If your first reaction to hearing calls to “defund the police” is “no way” or “that’s absurd,” you’re not alone. You might have questions like, “don’t we need the police?” or“if we defund the police, who do we call when there’s a crime?”
The idea of defunding the police can be a scary prospect, but at the heart of this idea is an opportunity to reimagine what kind of society we want and deserve. What would society look like if we held it to a higher standard? What would society look like if we truly value human life? What would society look like if we expect and, indeed, demand non-violence, not only from resistance movements, but also from the state, law enforcement, and the justice system?
Understanding the root of the grievances that spurned calls to defund the police starts with understanding what’s happening in law enforcement and the prison systems today, why they’re not working, and the data that support that claim.
What Does It Mean to “Defund the Police”?
That’s a complicated question with multifaceted answers. Some might view “defunding” as simply police reform. Others, completely abolishing law enforcement and the prison system altogether and replacing them with alternative systems.
In truth, it’s neither strictly reform nor complete abolition. Instead, “defunding the police” means developing a strategy for redistributing state budgets (taxpayer money) in a way that creates a more equitable and fair system.
“A Nation should not be judged by how it treats its highest citizens, but it’s lowest ones.” ― Nelson Mandela
What is “Justice Reinvestment”?
Defunding the police (i.e., redistributing state money in a more equitable way) is one part of a larger movement theorized by criminal scholars and supported by marginalized communities known as “justice reinvestment.”
The Bureau of Justice Assistance (BJA) at the US Department of Justice (DOJ)’s website describes justice reinvestment as: “A data-driven approach to improve public safety, examine corrections and related criminal justice spending, manage and allocate criminal justice populations in a more cost-effective manner, and reinvest savings in strategies that can hold offenders accountable, decrease crime, and strengthen neighborhoods.”
The movement believes in collecting and analyzing data on why crime happens, proposing and implementing changes to increase public efficiency, and measuring the financial and public safety implications of those changes. It argues that taxpayer money could be reallocated to better serve all of our fellow Americans.
How Did This Movement Arise?
Over several decades of research and study, criminologists have found weak relationships between the things we’ve been doing to curb crime – spending more money on law enforcement, imprisoning more people, and increasing the severity of punishments – and the impact on actual crime.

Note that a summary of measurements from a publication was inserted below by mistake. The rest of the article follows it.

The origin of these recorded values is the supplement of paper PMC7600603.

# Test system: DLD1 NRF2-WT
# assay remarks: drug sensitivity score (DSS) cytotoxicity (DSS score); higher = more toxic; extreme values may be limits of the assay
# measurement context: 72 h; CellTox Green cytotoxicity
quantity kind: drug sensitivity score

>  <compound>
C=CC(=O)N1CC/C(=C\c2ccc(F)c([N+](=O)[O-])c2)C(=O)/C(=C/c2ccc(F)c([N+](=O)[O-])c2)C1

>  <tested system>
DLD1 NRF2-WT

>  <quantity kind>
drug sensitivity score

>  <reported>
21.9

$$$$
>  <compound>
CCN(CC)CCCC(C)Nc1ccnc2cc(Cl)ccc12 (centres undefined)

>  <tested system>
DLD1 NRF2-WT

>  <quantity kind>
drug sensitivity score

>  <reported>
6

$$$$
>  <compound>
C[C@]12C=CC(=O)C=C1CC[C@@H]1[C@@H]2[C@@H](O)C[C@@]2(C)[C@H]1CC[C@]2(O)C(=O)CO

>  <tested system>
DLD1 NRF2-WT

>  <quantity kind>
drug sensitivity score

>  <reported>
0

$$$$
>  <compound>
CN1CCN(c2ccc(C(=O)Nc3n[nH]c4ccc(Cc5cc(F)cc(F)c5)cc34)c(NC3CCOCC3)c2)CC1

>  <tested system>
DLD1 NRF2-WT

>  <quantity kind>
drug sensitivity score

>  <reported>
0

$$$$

Marginalized communities experience this firsthand, and criminologists back up their lived experience with hard data.Despite our efforts to support law enforcement with more and more funding and crack down on crime with harsher punishments, crime still happens at largely the same rate. Moreover, these outsized investments and harsher punishments unfairly impact marginalized communities in ways that far exceed their crime rates.
Over the past 50 years, public institutions like housing, health care, and education have been steadily defunded by budget cuts. In that same time, law enforcement budgets have remained the same or enlarged, sometimes by nearly 30 percent.
This simultaneous defunding of public institutions that help build stable communities and increased funding for public institutions that punish unstable communities led to calls for a rethinking of how we spend our money – calls to defund the police.
What Does Defunding the Police Look Like?
Defunding the police means cutting money from overinflated police budgets and reinvesting that money into programs that help communities thrive – non-police forms of public safety like mental health services, housing, education, and other community programs.
Even some police departments can attest to the outsized reliance our communities place on police. Former Dallas Police Chief David Brown stated in 2016, “We’re asking cops to do too much in this country. Every societal failure, we put it off on the cops to solve. Not enough mental health funding, let the cops handle it. … Here in Dallas we got a loose dog problem; let’s have the cops chase loose dogs. Schools fail, let’s give it to the cops. … That’s too much to ask. Policing was never meant to solve all those problems.”
Defunding the police simply means removing tasks (and attendant funding) from law enforcement’s plate and reallocating them to better serve the American people. It may sound radical, but cities and states reallocate budgets every year.
What You Can Do
The Fair Fight Initiative advocates for a fair and equitable criminal justice system. With the support of donations, the Fair Fight Initiative provides support for victims and their families to bring litigation to all forms of criminal injustice, especially for those mistreated by law enforcement. The Fair Fight Initiative also uses advocacy to bring awareness to these injustices.
A donation to the Fair Fight Initiative helps us fight to create a justice system that is fair for all.
Please submit an application if you feel you or a loved one has been the victim of mistreatment or inhumane conditions in the legal system. Accepted cases will be supported with fundraising, reducing or eliminating costs to you. Fair Fight Initiative receives many applications, and responses may take many weeks.